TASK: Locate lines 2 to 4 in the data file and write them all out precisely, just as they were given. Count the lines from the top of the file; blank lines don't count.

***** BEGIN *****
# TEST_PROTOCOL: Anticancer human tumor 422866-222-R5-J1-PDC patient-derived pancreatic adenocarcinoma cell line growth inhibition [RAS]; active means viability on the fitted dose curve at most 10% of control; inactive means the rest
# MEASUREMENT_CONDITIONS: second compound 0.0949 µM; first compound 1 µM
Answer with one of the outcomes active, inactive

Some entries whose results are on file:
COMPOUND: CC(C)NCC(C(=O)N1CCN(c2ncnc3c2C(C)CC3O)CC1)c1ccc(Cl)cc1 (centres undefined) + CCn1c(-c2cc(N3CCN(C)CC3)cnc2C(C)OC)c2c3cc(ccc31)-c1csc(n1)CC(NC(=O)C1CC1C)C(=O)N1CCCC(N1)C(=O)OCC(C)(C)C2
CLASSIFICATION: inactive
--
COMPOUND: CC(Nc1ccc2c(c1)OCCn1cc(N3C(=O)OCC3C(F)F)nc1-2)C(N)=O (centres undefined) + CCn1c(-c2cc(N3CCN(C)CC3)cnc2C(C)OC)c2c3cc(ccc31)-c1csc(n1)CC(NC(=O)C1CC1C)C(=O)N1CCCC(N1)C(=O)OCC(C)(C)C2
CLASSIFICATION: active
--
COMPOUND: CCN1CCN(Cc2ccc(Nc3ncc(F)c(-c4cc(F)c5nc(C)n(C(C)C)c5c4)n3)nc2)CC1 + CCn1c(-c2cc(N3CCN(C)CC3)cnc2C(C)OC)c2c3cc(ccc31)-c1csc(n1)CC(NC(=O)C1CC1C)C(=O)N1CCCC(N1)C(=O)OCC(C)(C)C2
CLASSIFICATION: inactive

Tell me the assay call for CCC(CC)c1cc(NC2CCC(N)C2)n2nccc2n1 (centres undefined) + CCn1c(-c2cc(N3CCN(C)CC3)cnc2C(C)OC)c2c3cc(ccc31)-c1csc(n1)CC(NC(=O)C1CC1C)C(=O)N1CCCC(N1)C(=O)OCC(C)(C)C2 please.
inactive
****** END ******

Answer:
# MEASUREMENT_CONDITIONS: second compound 0.0949 µM; first compound 1 µM
Answer with one of the outcomes active, inactive

Some entries whose results are on file: